Anti-infective medicine quality: Analysis of basic product quality by approval status and country of manufacture

  • Title:

    Phake: The Deadly World of Falsified and Substandard Medicines
  • Format:

    Paperback
  • Paperback Price:

    32.50
  • Paperback ISBN:

    978-0844772332
  • 486 Paperback pages
  • Format:

    HardCover
  • Hardcover ISBN:

    978-0-8447-7232-5
  • Buy the Book

Background: Some medicines for sale in developing countries are approved by a stringent regulatory authority (SRA) or the World Health Organization (WHO) prequalification program; many of these are global brands. This study ascertains whether medicines approved by SRAs or the WHO perform better in simple quality tests than those that have not been approved by either.

Methods: Over the past 4 years, 2,652 essential drugs (products to treat malaria, tuberculosis, and bacterial infections) were procured by covert shoppers from eleven African cities and eight cities in a variety of mid-income nations. All samples were assessed using the Global Pharma Health Fund eV Minilab® protocol to identify whether they were substandard, degraded or counterfeit.

Results: The failure rate among SRA-approved products was 1.01%, among WHO-approved products was 6.80%, and 13.01% among products that were not approved by either. African cities had a greater proportion of SRA- or WHO-approved products (31.50%) than Indian cities (26.57%), but they also experienced a higher failure rate (14.21%) than Indian cities (7.83%). The remainder of cities tested had both the highest proportion of approved products at 34.46% and the lowest failure rate at 2.70%. Products made in Africa had the highest failure rate at 25.77%, followed by Chinese products at 15.74%, Indian products at 3.70%, and European/US products, which failed least often, at 1.70%. Most worrying is that 17.65% of Chinese products approved by the WHO failed.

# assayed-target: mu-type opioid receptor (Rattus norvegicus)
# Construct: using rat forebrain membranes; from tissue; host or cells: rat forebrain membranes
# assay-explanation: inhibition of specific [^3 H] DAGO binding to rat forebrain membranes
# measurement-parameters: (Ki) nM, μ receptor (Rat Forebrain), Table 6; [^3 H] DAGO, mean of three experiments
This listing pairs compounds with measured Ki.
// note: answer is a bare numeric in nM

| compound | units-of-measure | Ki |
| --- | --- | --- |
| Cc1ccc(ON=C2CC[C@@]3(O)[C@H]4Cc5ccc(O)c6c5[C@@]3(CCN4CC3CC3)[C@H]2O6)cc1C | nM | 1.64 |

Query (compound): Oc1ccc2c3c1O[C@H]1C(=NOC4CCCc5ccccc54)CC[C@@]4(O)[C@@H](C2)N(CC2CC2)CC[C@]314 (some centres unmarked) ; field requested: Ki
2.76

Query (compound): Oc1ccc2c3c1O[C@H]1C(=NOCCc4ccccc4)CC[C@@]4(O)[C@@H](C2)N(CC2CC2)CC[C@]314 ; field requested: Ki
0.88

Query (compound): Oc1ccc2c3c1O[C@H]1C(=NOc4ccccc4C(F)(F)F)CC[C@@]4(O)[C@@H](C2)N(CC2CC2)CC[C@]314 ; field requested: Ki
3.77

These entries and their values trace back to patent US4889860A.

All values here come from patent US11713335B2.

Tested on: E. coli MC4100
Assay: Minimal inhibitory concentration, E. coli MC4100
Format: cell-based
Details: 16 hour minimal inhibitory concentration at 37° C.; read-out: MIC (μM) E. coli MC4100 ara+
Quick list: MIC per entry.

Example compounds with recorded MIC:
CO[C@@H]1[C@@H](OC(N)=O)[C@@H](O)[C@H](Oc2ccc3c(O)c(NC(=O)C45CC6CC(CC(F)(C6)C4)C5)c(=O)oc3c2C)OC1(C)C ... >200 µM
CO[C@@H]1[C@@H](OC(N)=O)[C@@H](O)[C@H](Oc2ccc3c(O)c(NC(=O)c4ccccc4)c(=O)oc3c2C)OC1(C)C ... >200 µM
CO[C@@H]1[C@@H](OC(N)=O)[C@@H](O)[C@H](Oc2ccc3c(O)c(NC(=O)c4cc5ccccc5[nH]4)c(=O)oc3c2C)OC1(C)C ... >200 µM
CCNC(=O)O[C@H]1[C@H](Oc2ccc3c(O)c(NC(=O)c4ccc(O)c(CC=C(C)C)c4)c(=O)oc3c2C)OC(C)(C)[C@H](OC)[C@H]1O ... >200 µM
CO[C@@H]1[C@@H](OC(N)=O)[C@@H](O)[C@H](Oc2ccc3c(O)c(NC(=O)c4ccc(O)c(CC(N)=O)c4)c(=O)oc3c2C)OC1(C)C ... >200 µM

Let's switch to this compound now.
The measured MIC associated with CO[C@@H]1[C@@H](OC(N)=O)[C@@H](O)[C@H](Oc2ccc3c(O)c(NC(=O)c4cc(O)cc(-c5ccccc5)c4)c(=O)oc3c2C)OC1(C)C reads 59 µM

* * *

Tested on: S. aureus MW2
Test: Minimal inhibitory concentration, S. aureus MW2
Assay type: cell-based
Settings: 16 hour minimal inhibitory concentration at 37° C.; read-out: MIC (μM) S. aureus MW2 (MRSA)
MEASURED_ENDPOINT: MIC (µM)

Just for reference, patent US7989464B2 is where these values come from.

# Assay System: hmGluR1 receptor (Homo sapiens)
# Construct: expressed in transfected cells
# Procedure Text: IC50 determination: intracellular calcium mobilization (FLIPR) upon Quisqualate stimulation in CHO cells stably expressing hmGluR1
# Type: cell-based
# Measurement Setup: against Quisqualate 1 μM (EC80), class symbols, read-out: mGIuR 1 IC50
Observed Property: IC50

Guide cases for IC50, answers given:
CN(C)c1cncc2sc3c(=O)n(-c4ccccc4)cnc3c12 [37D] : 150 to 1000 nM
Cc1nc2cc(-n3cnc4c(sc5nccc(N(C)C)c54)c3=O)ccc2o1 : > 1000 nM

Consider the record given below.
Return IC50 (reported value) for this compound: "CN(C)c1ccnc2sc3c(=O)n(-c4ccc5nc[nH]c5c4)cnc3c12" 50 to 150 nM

Conclusion: The results strongly indicate that approval by either an SRA or the WHO is correlated with higher medicine quality at a statistically significant level. The comparatively high failure rates among WHO-approved products suggest there may be some weakness in post-marketing surveillance of these products, especially of Chinese-made WHO-approved products. The discrepancy between the failure rate of WHO-approved products from India (2.39%) and China (17.65%) is cause for concern. It is possible that more of the failures originating in China are counterfeit products, but this cannot be ascertained without greater help from the manufacturers themselves.

The full paper is available via dovepress.com

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